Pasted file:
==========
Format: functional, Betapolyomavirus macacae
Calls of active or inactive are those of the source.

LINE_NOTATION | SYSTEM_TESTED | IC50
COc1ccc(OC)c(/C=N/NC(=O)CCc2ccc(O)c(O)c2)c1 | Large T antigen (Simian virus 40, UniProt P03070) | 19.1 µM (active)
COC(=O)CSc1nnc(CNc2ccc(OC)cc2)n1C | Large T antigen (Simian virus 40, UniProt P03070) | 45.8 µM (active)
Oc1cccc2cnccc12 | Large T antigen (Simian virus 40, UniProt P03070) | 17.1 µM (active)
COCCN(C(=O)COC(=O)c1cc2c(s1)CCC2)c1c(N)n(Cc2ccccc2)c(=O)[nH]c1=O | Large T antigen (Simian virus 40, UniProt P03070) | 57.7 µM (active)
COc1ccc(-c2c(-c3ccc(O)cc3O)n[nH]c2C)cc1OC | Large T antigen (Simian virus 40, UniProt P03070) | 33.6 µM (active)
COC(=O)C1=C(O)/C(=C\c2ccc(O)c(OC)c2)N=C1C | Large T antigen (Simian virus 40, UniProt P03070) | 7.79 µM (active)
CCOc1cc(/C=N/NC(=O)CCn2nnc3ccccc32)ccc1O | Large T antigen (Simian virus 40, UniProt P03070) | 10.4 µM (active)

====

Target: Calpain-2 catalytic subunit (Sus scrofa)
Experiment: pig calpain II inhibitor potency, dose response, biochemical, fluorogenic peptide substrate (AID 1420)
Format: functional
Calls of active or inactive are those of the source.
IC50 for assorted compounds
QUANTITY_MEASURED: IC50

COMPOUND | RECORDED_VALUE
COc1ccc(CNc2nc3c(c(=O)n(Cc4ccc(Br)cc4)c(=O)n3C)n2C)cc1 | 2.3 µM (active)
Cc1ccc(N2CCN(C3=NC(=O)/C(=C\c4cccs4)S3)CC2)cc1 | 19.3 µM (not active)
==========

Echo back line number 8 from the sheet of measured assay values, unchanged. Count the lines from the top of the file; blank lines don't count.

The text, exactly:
COc1ccc(-c2c(-c3ccc(O)cc3O)n[nH]c2C)cc1OC | Large T antigen (Simian virus 40, UniProt P03070) | 33.6 µM (active)